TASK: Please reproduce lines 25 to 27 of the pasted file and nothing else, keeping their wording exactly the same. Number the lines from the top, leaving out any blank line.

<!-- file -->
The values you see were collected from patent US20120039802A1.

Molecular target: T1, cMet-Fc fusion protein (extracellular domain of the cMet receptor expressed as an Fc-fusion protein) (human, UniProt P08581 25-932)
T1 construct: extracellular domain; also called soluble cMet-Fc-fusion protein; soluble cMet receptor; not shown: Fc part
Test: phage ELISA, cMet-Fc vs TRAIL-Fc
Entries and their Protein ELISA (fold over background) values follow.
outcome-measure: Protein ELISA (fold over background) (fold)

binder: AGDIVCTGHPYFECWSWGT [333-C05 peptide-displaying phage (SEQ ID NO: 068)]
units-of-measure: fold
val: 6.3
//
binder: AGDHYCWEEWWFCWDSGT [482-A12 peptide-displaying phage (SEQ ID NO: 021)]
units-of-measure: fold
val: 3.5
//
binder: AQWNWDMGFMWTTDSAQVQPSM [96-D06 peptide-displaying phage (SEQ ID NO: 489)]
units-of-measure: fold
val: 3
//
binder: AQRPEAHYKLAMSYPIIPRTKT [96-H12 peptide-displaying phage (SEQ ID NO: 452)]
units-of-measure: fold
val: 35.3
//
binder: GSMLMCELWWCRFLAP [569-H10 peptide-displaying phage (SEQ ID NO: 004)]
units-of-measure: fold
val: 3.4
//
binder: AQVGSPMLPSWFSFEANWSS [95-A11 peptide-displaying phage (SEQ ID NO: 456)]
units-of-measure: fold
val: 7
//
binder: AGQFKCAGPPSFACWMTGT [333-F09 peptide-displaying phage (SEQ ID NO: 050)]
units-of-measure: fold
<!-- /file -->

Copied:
val: 3.4
//
binder: AQVGSPMLPSWFSFEANWSS [95-A11 peptide-displaying phage (SEQ ID NO: 456)]